‘I Feel Terrible’ Says Cody Parkey After Missed Field Goal Ends The Bears Season

CHICAGO, ILLINOIS - JANUARY 06: Cody Parkey #1 of the Chicago Bears reacts after missing a field goal attempt in the final moments of their 15 to 16 loss to the Philadelphia Eagles in the NFC Wild Card Playoff game at Soldier Field on January 06, 2019 in Chicago, Illinois. (Photo by Jonathan Daniel/Getty Images)

CHICAGO (WGN) — Surely, it couldn’t happen again.

Not after all the attention, the Soldier Field practices, and the sheer odds of doing so being very much against him. What are the odds of hitting a goal post on a kick for a sixth time in a season in the final seconds of a team’s first playoff game in eight years?

Better than Cody Parkey or over 60,000 stunned Bears’ fans would have liked to believe on Sunday.

The snap was true, the hold by Pat O’Donnell was good, and the kicker’s approach appeared solid. Yet the kick, which may or may not have been tipped by the Eagles’ Treyvon Hester at the line of scrimmage, starting fluttering to the left. It kept fading, traveling well over 43 yards with an aim that wasn’t so true.

Under three seconds after it left Parkey’s foot, there was that sound again. A mixture of a thud and a clang from the metal upright which the football struck with force, with a smaller noise following when the ball smacked off the crossbar.

Did it go through the uprights, as sometimes it does when hitting the uprights? Nope, not for a tortured Parkey, who missed a sixth kick this season after smacking part of the goal post.

So went three points, and so went a season, as the reigning Super Bowl champion Eagles squeaked out a 16-15 victory.

“You can’t make this up. I feel terrible. I let the team down. It’s on me,” said Parkey. “I have to own it. I have to be a man. Unfortunately, that’s the way it went today.”

Well, credit to Parkey, it only went that way on the last kick. He’d knocked down his first three attempts on the day from 36, 29, and then 34 yards out. Naturally, it’s the last one that meant the most, since it came at the critical moment of the season, which came after the Bears lost the lead in the final minute on a Nick Foles’ touchdown pass to Golden Tate on fourth down.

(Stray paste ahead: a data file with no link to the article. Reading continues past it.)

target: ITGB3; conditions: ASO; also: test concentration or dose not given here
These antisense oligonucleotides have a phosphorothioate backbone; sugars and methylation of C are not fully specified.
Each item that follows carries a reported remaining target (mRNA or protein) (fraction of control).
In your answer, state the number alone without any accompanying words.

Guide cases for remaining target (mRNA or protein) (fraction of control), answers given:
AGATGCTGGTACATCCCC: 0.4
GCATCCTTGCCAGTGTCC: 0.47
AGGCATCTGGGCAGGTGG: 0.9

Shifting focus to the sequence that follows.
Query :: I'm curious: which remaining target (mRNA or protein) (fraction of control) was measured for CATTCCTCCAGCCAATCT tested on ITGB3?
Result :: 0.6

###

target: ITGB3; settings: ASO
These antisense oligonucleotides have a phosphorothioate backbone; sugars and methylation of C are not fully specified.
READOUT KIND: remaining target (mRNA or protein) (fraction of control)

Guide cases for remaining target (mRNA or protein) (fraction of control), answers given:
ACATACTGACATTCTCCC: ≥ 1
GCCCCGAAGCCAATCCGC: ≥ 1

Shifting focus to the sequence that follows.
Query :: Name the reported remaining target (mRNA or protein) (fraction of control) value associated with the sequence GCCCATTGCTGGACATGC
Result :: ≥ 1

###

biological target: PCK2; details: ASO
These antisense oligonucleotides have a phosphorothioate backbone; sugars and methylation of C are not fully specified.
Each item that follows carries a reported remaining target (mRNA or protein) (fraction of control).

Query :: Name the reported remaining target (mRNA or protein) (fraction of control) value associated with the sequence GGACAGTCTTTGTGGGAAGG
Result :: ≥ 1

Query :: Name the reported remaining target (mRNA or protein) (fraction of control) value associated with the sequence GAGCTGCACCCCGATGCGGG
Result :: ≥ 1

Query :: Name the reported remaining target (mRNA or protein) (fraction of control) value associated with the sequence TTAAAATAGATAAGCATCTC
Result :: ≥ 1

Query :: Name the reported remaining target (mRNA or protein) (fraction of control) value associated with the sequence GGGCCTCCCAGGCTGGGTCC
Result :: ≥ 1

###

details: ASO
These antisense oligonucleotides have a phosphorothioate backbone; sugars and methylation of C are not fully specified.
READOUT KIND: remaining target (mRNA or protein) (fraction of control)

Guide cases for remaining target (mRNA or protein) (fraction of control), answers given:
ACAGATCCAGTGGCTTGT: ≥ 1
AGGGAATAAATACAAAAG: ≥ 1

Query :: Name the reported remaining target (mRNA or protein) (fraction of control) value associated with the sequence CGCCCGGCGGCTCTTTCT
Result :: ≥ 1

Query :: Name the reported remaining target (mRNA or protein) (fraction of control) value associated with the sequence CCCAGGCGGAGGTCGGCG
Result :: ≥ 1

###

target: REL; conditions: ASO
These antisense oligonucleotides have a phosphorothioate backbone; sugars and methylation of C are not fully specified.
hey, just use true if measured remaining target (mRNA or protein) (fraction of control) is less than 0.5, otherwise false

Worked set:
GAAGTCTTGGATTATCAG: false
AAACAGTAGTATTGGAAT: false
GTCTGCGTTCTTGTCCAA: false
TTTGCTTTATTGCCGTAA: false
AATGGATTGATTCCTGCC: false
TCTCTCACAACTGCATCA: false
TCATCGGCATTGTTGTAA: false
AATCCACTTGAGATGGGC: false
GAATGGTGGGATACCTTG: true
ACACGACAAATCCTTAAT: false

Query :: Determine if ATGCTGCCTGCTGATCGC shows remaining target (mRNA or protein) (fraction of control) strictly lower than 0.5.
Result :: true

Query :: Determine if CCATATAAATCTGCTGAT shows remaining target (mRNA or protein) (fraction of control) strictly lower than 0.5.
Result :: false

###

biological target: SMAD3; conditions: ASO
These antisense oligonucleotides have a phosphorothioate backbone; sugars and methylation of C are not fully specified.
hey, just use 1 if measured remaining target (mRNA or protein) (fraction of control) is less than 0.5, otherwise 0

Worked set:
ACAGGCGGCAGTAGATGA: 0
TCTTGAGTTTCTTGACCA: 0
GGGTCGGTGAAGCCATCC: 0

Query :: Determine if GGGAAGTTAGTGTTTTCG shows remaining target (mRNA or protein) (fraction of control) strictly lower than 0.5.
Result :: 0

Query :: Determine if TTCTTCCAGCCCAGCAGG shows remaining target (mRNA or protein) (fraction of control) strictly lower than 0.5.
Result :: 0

With the aid of a 35-yard kick return by Tarik Cohen and 33-yards by the Mitchell Trubisky-led offense, Parkey got his shot to play the hero with ten seconds left.

“Just kicking in the net. When they send me out for a field goal, I go out and try and make it,” said Parkey of his mentality during the final drive.

Head coach Matt Nagy confidently sent him out to try the field goal, and he made the first attempt at it just after Eagles coach Doug Pederson called timeout in an effort to ice him. Indeed it worked, as Parkey smacked the upright with his second kick, letting the Eagles escape with a one-point win.

“Confidence was going. There’s really no answer to it. I thought I hit a good ball. Unfortunately, I didn’t make it,” said Parkey of the attempt. “I feel terrible. One hundred percent take that loss on me. It is what it is. Sun is going to shine tomorrow. Life’s going to go on.

“Unfortunately, it’s going to sting for a while.”

So will this season, one which came after Parkey signed a four-year, $15 million deal with the team to solidify a kicker position in flux since the release of Robbie Gould before the 2016 season. Nine million of that deal was guaranteed, so when Parkey had his four miss game against the Lions in Week 10 – with two field goals and two extra points hitting the upright.

It was part of a regular season where he made 76.7 percent of his kicks – the lowest of his career during a full-time season.

“It’s a difficult deal. I don’t think you can make right that story, just with how things went this year and how he rebounded, and then for that to happen, it’s tough,” said Nagy of Parkey. “It’s hard for all the players. It’s hard for him. It’s hard for everybody. It stinks. It’s not easy.”

This offseason won’t be either, as the Bears consider their options with Parkey after a disappointing first year with the franchise. When asked after the game if he thought his future with the team was in doubt, Parkey said it wasn’t his decision to make.

At least his teammates publicly are willing to stand with him, just as the did after the Lions’ game, and are doing so again at the end of the season.

“That’s our guy. That’s our guy. I’m going to ride with my guy,” said defensive end Akiem Hicks of Parkey. “If you have that “C” on your helmet, I’m going to ride with you to the end. I don’t care what happens on the field. We are together.”

If only Cody could have found a way to miss the upright this time, the group could have been together a little longer this January.

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